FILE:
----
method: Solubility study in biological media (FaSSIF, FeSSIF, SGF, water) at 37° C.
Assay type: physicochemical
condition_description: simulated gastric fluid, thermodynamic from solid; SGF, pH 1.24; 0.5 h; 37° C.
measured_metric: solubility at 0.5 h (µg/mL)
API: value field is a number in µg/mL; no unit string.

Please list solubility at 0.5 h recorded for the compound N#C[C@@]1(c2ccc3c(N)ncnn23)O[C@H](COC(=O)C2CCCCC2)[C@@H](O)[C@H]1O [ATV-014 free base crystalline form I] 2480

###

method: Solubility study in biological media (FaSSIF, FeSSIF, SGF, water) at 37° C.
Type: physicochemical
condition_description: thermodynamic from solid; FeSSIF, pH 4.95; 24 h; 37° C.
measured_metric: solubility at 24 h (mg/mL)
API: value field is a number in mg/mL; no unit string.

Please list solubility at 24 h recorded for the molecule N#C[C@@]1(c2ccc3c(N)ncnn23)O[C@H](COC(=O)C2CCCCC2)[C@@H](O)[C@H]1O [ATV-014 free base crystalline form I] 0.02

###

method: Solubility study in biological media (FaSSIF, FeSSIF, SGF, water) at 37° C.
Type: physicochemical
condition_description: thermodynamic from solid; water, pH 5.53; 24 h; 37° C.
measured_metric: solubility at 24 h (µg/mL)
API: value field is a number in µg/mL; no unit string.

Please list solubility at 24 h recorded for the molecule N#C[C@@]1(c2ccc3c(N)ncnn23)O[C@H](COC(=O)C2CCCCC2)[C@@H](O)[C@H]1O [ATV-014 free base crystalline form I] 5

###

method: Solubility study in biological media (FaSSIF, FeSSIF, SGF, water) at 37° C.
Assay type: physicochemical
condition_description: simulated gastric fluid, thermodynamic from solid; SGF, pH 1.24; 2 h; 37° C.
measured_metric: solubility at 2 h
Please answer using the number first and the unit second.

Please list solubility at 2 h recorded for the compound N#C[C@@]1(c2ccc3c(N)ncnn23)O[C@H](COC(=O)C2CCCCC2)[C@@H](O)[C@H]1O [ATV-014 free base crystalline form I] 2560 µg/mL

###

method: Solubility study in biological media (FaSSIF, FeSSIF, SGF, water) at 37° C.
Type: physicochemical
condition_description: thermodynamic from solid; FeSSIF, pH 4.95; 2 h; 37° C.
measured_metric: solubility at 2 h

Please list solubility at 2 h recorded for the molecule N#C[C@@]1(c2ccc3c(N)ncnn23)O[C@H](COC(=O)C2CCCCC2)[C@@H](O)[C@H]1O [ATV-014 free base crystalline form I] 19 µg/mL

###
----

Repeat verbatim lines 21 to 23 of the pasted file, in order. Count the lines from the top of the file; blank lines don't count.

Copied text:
###

method: Solubility study in biological media (FaSSIF, FeSSIF, SGF, water) at 37° C.
Assay type: physicochemical